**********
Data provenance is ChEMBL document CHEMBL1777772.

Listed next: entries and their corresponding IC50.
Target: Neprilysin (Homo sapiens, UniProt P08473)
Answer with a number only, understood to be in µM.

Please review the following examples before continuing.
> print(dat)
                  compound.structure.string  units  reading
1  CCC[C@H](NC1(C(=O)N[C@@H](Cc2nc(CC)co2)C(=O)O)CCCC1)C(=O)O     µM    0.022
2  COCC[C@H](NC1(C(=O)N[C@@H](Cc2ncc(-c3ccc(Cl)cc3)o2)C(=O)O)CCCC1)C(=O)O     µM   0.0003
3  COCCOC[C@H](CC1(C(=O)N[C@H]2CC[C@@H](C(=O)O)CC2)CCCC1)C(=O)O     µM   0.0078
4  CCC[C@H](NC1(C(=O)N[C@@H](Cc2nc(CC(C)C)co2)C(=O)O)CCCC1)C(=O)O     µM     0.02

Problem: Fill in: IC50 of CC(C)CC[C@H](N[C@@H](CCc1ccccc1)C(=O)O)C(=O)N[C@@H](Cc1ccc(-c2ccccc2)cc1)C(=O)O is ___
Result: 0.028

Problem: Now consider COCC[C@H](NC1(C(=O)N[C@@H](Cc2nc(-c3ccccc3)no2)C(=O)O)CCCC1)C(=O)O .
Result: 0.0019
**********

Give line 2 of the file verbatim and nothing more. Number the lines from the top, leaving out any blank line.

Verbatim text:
Listed next: entries and their corresponding IC50.